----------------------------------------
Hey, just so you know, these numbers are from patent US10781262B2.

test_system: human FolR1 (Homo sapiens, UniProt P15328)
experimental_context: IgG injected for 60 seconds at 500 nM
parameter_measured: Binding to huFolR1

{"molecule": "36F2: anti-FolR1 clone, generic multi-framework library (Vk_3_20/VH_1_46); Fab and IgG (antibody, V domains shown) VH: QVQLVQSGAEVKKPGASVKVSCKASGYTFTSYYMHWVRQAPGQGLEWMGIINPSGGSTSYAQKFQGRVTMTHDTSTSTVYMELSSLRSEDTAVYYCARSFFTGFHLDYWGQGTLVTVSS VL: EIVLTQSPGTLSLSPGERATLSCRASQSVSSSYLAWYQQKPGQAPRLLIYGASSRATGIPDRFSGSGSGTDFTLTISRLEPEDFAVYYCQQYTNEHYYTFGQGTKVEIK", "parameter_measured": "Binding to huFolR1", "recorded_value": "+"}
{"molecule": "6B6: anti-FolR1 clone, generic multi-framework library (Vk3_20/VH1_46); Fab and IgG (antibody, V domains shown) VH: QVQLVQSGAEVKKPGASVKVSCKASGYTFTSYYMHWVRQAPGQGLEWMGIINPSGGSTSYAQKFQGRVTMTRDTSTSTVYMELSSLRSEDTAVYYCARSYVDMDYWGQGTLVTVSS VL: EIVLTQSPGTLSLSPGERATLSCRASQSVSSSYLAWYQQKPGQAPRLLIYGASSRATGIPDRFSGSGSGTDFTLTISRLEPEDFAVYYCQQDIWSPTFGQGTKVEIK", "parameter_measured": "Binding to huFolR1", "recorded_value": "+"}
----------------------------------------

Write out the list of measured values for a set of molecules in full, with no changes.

Hey, just so you know, these numbers are from patent US10781262B2.

test_system: human FolR1 (Homo sapiens, UniProt P15328)
experimental_context: IgG injected for 60 seconds at 500 nM
parameter_measured: Binding to huFolR1

{"molecule": "36F2: anti-FolR1 clone, generic multi-framework library (Vk_3_20/VH_1_46); Fab and IgG (antibody, V domains shown) VH: QVQLVQSGAEVKKPGASVKVSCKASGYTFTSYYMHWVRQAPGQGLEWMGIINPSGGSTSYAQKFQGRVTMTHDTSTSTVYMELSSLRSEDTAVYYCARSFFTGFHLDYWGQGTLVTVSS VL: EIVLTQSPGTLSLSPGERATLSCRASQSVSSSYLAWYQQKPGQAPRLLIYGASSRATGIPDRFSGSGSGTDFTLTISRLEPEDFAVYYCQQYTNEHYYTFGQGTKVEIK", "parameter_measured": "Binding to huFolR1", "recorded_value": "+"}
{"molecule": "6B6: anti-FolR1 clone, generic multi-framework library (Vk3_20/VH1_46); Fab and IgG (antibody, V domains shown) VH: QVQLVQSGAEVKKPGASVKVSCKASGYTFTSYYMHWVRQAPGQGLEWMGIINPSGGSTSYAQKFQGRVTMTRDTSTSTVYMELSSLRSEDTAVYYCARSYVDMDYWGQGTLVTVSS VL: EIVLTQSPGTLSLSPGERATLSCRASQSVSSSYLAWYQQKPGQAPRLLIYGASSRATGIPDRFSGSGSGTDFTLTISRLEPEDFAVYYCQQDIWSPTFGQGTKVEIK", "parameter_measured": "Binding to huFolR1", "recorded_value": "+"}